Sciatica

sciaticaAs always when deciding on what essential oils to add to a synergy, I like to have a good idea of what is happening in the person’s body (and their emotions, mind and spirit too).  Lately I have seen a number of people in my practice who have lower back pain especially in the area of the sacrum.  Sometimes there is some radiating pain down the leg or into the hip, but at other times the pain remains localized.  A catch phrase that is often used is to say that they have sciatica.  But do they and what is sciatica?

The sciatic nerve is the longest and widest single nerve in the human body.  It begins in the lower back and runs through the buttock and down the leg. It supplies nearly the whole of the skin of the leg, the muscles of the back of the thigh, and those of the leg and foot. It is derived from spinal nerves L4 through S3. It has two types of branches: the articular branches which arises from the upper part of the nerve and supplies the hip joint and the muscular branches which are distributed to the muscles of the leg.

Pain caused by a compression or irritation of the sciatic nerve by a problem in the lower back is called sciatica.

There are a number of different common causes of sciatica and these include:

  • Spinal disc herniation
  • Degenerative disc disease
  • Spinal Stenosis
  • Spondylolisthesis
  • Piriformis syndrome
  • Sometimes sciatica can occur because of irritation of the sciatic nerve during pregnancy.

As always diagnosis should be done by an appropriate physician, however the signs and symptoms of sciatica include:

  • Deep, severe pain starting low on one side of the back
  • A cramping sensation of the thigh
  • Shooting pains from the buttock, down the leg
  • Tingling, or pins-and-needles sensations in the legs and thighs
  • A burning sensation in the thigh
  • Leg or foot numbness.

People with sciatica may notice that their symptoms get worse during movements that increase the pressure around the sciatic never such as squatting, sneezing, side-bending, laughing or coughing.

What most of the people I see are actually dealing with is Periformis Syndrome.  This occurs when the sciatic nerve is compressed by the periformis muscle.  There are also other nerves in the gluteal reagion, which can cause similar symptoms.  Periformis syndrom can be caused by something as simple as continually sitting on a wallet in the rear pocket of one’s trousers.  It can also be the result of a fall or other trauma to the buttock area, which causes the muscles to be hypertonic and compress the nerves.  The resulting pain can be very similar to true sciatica.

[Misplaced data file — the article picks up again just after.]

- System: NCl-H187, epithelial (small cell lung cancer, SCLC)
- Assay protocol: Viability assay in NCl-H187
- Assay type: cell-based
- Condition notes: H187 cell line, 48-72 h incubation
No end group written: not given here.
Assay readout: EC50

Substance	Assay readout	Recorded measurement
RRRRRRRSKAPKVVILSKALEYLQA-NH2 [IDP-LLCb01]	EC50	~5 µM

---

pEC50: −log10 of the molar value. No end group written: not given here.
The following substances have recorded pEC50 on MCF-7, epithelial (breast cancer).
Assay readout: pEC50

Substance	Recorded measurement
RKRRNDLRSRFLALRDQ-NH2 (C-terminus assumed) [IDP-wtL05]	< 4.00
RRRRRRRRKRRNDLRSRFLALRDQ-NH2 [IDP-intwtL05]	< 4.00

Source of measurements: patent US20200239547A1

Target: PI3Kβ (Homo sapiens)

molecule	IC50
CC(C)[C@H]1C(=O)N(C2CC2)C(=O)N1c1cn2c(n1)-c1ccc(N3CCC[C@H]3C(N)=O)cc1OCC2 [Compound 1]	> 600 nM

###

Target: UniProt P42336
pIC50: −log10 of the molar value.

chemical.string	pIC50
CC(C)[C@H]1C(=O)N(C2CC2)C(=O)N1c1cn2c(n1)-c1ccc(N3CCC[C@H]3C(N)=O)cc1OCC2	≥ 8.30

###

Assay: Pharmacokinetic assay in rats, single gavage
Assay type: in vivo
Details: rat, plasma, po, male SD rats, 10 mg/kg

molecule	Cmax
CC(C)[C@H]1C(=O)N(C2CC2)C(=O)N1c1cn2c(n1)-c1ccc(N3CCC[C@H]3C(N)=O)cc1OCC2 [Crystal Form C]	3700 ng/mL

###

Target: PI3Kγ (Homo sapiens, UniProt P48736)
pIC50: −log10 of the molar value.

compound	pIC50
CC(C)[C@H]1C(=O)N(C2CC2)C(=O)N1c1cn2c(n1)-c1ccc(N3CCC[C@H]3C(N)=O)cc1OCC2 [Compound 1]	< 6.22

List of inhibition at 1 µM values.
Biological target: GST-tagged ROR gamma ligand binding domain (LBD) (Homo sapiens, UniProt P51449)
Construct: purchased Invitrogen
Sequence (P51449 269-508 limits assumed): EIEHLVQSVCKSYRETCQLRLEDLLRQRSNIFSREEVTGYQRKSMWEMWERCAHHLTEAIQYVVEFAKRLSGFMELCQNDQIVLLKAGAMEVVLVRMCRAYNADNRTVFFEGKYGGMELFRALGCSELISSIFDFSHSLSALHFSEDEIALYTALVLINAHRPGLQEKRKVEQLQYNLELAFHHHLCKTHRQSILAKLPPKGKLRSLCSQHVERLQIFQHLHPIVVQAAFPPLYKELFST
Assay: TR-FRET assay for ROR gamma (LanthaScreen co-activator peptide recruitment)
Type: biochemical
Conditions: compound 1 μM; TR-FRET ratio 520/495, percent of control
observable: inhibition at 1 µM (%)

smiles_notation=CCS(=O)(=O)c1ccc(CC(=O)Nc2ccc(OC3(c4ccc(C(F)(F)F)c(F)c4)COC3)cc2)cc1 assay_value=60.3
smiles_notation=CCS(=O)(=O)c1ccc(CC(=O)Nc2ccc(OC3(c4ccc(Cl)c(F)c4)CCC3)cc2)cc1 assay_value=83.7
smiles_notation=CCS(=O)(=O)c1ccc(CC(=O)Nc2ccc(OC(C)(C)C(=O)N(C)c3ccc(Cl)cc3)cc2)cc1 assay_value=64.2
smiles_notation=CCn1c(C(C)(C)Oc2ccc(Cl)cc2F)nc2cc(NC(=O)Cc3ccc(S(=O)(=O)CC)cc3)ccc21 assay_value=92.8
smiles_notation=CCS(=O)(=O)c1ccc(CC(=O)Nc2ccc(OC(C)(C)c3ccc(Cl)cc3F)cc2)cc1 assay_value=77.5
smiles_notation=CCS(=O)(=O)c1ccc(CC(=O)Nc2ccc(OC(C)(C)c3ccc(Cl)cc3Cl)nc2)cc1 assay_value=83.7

When someone is suffering from sciatica and the nerve is inflamed, great care must be taken if any hands on therapy is used to ensure that the situation is not made worse.  This is where our wonderful essential oils can play a big role.

Compresses  with essential oils over the inflamed area could certainly be part of a treatment strategy.  Cold compresses can also be helpful when the area feels warm to the touch.  Hot compresses can be very soothing for the pain.  Sometimes it is helpful to use alternating hot and cold compresses.  Baths with essential oils may also be helpful too but should not be too hot.  Applying the essential oils diluted in a carrier to the painful area is a very effective way to manage the pain and discomfort.

Essential oils to consider include:

German Chamomile (Matricaria recutita) – has analgesic, antispasmodic and anti-inflammatory properties.
Roman Chamomile (Chamaemelum nobile) – has anti-inflammatory and anti-spasmodic properties.  Good for neuralgia.
Peppermint (Mentha piperita) – has anaesthetic, analgesic, antispasmodic and anti-inflammatory properties.  Good for cooling inflamed areas.
Geranium (Pelargonium graveolens) –  has analgesic, anti-inflammatory and antispasmodic properties.  Good for neuralgia.
Ginger (Zingiber officinale) – has analgesic and antispasmodic properties.  It is quite warming.
Marjoram (Origanum majorana) – has analgesic and antispasmodic properties.  Helpful for muscle aches and pains.  A very relaxing oil.
Rosemary (Rosmarinus officinalis) – has analgesic, antispasmodic and anti-inflammatory properties.  Helpful for muscle pain and cramp.
Black Pepper (Piper nigrum) – tones the muscles and is one of my favourites to use in cases of sciatica.
Lavender (Lavandula officinalis) – has antispasmodic and anti-inflammatory properties.  Helpful for muscle spasms, sprains, strains, cramps, muscular contractions, lumbago, muscular aches & pains, sciatica and neuralgia.

The essential oils can be added to any carrier that you have available.  An oil like sweet almond, grapeseed or even olive oil; a body cream or lotion you have on hand. Adding  St. John’s Wort, a macerated oil, would be very helpful as this oil has soothing, antiseptic and analgesic properties of its own and is great for nerve pain, neuralgia, sciatic, rheumatism, sore muscles.

You can make up a blend of 3 or 4 of the oils listed above and then add in a 3% dilution to your carrier oil.  Or you could try just 3 drops of one of the above oils in your carrier.  When deciding on which of the oils to add to your blend do consider the person who will be using the blend and make sure that there are no contraindications for them to use the oils.

A sample blend that could be helpful for sciatica would be 5 drops lavender, 5 drops geranium, 5 drops rosemary and 5 drops black pepper.  Add to 30 ml or 1 ounce of your carrier oil and apply lightly.

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